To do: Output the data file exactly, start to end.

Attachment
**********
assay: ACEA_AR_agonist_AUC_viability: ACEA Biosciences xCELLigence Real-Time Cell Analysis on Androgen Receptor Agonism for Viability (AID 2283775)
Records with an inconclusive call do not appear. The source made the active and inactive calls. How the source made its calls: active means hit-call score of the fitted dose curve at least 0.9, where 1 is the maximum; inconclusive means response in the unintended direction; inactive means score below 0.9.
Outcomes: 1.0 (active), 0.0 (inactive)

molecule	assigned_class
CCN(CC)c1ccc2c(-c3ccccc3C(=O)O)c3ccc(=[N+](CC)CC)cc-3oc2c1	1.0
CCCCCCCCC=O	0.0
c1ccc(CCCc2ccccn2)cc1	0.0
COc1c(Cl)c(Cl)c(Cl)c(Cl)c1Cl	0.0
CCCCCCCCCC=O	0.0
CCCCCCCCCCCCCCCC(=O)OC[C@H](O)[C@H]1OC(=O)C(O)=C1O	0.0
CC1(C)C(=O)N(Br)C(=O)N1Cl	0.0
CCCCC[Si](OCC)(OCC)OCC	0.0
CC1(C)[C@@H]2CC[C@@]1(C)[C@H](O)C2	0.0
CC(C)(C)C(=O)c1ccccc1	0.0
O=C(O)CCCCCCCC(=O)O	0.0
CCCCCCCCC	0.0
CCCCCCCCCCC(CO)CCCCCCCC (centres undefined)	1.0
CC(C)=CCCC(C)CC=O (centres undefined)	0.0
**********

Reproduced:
assay: ACEA_AR_agonist_AUC_viability: ACEA Biosciences xCELLigence Real-Time Cell Analysis on Androgen Receptor Agonism for Viability (AID 2283775)
Records with an inconclusive call do not appear. The source made the active and inactive calls. How the source made its calls: active means hit-call score of the fitted dose curve at least 0.9, where 1 is the maximum; inconclusive means response in the unintended direction; inactive means score below 0.9.
Outcomes: 1.0 (active), 0.0 (inactive)

molecule	assigned_class
CCN(CC)c1ccc2c(-c3ccccc3C(=O)O)c3ccc(=[N+](CC)CC)cc-3oc2c1	1.0
CCCCCCCCC=O	0.0
c1ccc(CCCc2ccccn2)cc1	0.0
COc1c(Cl)c(Cl)c(Cl)c(Cl)c1Cl	0.0
CCCCCCCCCC=O	0.0
CCCCCCCCCCCCCCCC(=O)OC[C@H](O)[C@H]1OC(=O)C(O)=C1O	0.0
CC1(C)C(=O)N(Br)C(=O)N1Cl	0.0
CCCCC[Si](OCC)(OCC)OCC	0.0
CC1(C)[C@@H]2CC[C@@]1(C)[C@H](O)C2	0.0
CC(C)(C)C(=O)c1ccccc1	0.0
O=C(O)CCCCCCCC(=O)O	0.0
CCCCCCCCC	0.0
CCCCCCCCCCC(CO)CCCCCCCC (centres undefined)	1.0
CC(C)=CCCC(C)CC=O (centres undefined)	0.0